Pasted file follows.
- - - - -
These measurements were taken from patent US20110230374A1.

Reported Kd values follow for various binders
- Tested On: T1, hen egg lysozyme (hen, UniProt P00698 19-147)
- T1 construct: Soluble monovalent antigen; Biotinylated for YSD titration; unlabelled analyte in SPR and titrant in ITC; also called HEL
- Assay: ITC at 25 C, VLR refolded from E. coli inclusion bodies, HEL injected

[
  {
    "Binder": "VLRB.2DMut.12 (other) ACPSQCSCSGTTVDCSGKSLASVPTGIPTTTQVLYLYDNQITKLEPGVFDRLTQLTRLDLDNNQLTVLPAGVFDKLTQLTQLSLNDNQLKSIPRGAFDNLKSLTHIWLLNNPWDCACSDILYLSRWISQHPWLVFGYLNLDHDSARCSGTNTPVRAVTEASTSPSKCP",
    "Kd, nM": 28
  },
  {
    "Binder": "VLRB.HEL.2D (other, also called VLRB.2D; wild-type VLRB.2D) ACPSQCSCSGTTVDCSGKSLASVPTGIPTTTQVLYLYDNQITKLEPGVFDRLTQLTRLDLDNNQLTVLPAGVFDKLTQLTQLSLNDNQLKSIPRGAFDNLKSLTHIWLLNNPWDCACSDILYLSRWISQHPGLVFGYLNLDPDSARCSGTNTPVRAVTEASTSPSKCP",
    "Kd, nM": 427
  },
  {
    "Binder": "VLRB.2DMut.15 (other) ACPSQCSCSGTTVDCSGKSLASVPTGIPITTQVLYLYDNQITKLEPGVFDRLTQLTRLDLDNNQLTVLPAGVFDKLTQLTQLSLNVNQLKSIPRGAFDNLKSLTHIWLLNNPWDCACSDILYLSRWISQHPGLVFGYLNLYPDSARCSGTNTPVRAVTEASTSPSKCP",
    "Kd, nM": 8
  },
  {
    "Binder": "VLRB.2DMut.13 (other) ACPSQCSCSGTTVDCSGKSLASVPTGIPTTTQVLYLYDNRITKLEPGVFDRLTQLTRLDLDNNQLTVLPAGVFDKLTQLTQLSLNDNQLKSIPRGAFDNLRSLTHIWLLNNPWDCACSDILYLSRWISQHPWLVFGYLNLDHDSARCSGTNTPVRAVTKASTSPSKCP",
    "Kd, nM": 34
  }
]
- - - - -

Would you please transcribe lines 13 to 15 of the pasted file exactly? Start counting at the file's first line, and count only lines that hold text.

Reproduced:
    "Kd, nM": 427
  },
  {